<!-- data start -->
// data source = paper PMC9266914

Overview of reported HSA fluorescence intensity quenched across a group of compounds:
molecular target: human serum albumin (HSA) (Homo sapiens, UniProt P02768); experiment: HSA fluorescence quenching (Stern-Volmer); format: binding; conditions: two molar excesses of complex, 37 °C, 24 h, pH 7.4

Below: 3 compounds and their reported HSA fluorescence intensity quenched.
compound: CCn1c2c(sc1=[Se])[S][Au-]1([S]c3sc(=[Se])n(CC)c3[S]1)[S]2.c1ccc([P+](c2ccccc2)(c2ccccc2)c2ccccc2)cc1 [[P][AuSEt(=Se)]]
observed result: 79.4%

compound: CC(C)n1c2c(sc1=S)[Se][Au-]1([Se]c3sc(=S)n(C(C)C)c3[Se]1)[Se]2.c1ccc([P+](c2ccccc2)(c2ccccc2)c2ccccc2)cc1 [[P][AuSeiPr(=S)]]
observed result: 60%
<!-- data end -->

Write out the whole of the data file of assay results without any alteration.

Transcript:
// data source = paper PMC9266914

Overview of reported HSA fluorescence intensity quenched across a group of compounds:
molecular target: human serum albumin (HSA) (Homo sapiens, UniProt P02768); experiment: HSA fluorescence quenching (Stern-Volmer); format: binding; conditions: two molar excesses of complex, 37 °C, 24 h, pH 7.4

Below: 3 compounds and their reported HSA fluorescence intensity quenched.
compound: CCn1c2c(sc1=[Se])[S][Au-]1([S]c3sc(=[Se])n(CC)c3[S]1)[S]2.c1ccc([P+](c2ccccc2)(c2ccccc2)c2ccccc2)cc1 [[P][AuSEt(=Se)]]
observed result: 79.4%

compound: CC(C)n1c2c(sc1=S)[Se][Au-]1([Se]c3sc(=S)n(C(C)C)c3[Se]1)[Se]2.c1ccc([P+](c2ccccc2)(c2ccccc2)c2ccccc2)cc1 [[P][AuSeiPr(=S)]]
observed result: 60%